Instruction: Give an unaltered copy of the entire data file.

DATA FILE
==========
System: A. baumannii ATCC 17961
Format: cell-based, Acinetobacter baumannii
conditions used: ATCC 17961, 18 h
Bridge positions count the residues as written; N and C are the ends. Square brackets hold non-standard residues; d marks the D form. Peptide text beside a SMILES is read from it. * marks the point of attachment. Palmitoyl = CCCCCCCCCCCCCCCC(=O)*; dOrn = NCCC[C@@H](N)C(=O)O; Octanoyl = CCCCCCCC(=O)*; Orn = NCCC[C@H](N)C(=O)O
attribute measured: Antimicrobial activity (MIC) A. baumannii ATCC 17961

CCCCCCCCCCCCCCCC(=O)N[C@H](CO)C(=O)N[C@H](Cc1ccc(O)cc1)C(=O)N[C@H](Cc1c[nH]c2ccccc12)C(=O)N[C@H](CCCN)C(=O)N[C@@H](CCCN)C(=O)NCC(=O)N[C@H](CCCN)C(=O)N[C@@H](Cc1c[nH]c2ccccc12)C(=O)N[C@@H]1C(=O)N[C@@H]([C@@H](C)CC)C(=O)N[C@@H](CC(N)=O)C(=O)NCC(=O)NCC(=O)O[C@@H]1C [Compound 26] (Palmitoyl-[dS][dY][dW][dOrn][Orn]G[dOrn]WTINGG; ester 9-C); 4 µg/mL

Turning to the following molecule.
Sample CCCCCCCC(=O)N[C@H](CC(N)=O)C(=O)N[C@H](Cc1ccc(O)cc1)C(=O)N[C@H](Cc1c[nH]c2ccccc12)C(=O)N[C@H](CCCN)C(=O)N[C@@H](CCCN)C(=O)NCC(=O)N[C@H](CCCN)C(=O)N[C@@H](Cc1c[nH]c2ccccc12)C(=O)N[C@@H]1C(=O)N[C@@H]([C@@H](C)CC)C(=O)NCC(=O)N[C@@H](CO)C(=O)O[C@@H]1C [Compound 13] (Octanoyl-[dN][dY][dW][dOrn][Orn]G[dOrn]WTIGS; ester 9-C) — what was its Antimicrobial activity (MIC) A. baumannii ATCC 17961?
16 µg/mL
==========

System: A. baumannii ATCC 17961
Format: cell-based, Acinetobacter baumannii
conditions used: ATCC 17961, 18 h
Bridge positions count the residues as written; N and C are the ends. Square brackets hold non-standard residues; d marks the D form. Peptide text beside a SMILES is read from it. * marks the point of attachment. Palmitoyl = CCCCCCCCCCCCCCCC(=O)*; dOrn = NCCC[C@@H](N)C(=O)O; Octanoyl = CCCCCCCC(=O)*; Orn = NCCC[C@H](N)C(=O)O
attribute measured: Antimicrobial activity (MIC) A. baumannii ATCC 17961

CCCCCCCCCCCCCCCC(=O)N[C@H](CO)C(=O)N[C@H](Cc1ccc(O)cc1)C(=O)N[C@H](Cc1c[nH]c2ccccc12)C(=O)N[C@H](CCCN)C(=O)N[C@@H](CCCN)C(=O)NCC(=O)N[C@H](CCCN)C(=O)N[C@@H](Cc1c[nH]c2ccccc12)C(=O)N[C@@H]1C(=O)N[C@@H]([C@@H](C)CC)C(=O)N[C@@H](CC(N)=O)C(=O)NCC(=O)NCC(=O)O[C@@H]1C [Compound 26] (Palmitoyl-[dS][dY][dW][dOrn][Orn]G[dOrn]WTINGG; ester 9-C); 4 µg/mL

Turning to the following molecule.
Sample CCCCCCCC(=O)N[C@H](CC(N)=O)C(=O)N[C@H](Cc1ccc(O)cc1)C(=O)N[C@H](Cc1c[nH]c2ccccc12)C(=O)N[C@H](CCCN)C(=O)N[C@@H](CCCN)C(=O)NCC(=O)N[C@H](CCCN)C(=O)N[C@@H](Cc1c[nH]c2ccccc12)C(=O)N[C@@H]1C(=O)N[C@@H]([C@@H](C)CC)C(=O)NCC(=O)N[C@@H](CO)C(=O)O[C@@H]1C [Compound 13] (Octanoyl-[dN][dY][dW][dOrn][Orn]G[dOrn]WTIGS; ester 9-C) — what was its Antimicrobial activity (MIC) A. baumannii ATCC 17961?
16 µg/mL